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The Hidden Reality: Parallel Universes and the Deep Laws of the Cosmos Hardcover – January 25, 2011
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Oliver Sacks on The Hidden Reality
Oliver Sacks was born in London and educated in London, Oxford, California, and New York. He is professor of neurology and psychiatry at Columbia University, and Columbia's first University Artist. He is the author of many books, including Awakenings, The Man Who Mistook His Wife for a Hat, and Musicophilia. His newest book, The Mind's Eye, was published in October, 2010.
Brian Greene is not only a profound cosmological thinker--a pioneer of string theory--but a writer of exceptional clarity and charm. His books--The Elegant Universe and The Fabric of the Cosmos among them--take one ever deeper into a universe stranger and more wonderful than anyone could have conceived a generation ago. The Hidden Reality takes us deeper still, and it has a special personal quality and warmth that is evident from the opening of the book, when Greene recollects how, as a boy, he was fascinated by the multiple reflections in parallel mirrors. He has never lost this childlike wonder at the world of physics, but he brings it now to examining theories of multiple universes, of the continual birth of universes, starting long before our own. . . and destined to continue, perhaps, to the end of time.
In the 1930s, as a boy myself, I read The Mysterious Universe by James Jeans. Jeans was, like Greene, a brilliant theoretical astronomer and equally mesmerizing writer. I thought Jeans's book was the most exciting, revelatory book I had ever read, and now, seventy years later, I feel the same excitement reading Brian Greene's new book, where every chapter opens level after level of previously unimaginable, mind-expanding realities.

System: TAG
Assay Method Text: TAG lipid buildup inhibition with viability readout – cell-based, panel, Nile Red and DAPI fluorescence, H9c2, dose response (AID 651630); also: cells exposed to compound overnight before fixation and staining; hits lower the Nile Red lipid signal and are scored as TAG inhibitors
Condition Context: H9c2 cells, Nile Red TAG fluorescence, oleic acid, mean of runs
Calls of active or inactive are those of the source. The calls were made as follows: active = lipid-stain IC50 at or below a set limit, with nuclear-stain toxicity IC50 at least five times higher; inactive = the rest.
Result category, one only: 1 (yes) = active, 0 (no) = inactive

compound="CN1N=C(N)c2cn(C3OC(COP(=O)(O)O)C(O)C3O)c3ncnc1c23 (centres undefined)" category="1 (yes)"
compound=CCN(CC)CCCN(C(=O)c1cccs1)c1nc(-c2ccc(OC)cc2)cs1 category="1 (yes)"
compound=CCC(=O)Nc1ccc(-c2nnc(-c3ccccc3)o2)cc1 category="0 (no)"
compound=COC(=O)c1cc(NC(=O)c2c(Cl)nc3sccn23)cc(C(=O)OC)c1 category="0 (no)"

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More About the Author
Brian Greene received his undergraduate degree from Harvard University and his doctorate from Oxford University, where he was a Rhodes scholar. He is a professor of physics and mathematics at Columbia University and lives in New York City.
Top Customer Reviews
Yes The Hidden Reality is more accessible than his previous books. This book seems easier to read and is readily understandable. In his earlier books, I often read a paragraph several times in order to fully comprehend what Greene was attempting to communicate. That is something science and math majors are used to doing when reading textbooks but difficult for those not as scientifically adept. Greene's first two books dealt with Quantum Mechanics, String Theory and Einstein's Special and General Theories of Relativity: vast math-intensive topics that he was able to distill masterfully. The Hidden Reality inhabits a more abstract world, a conceptually challenging world. I quickly found Greene's more casual approach extremely helpful, even comforting, when I felt slightly adrift.Read more ›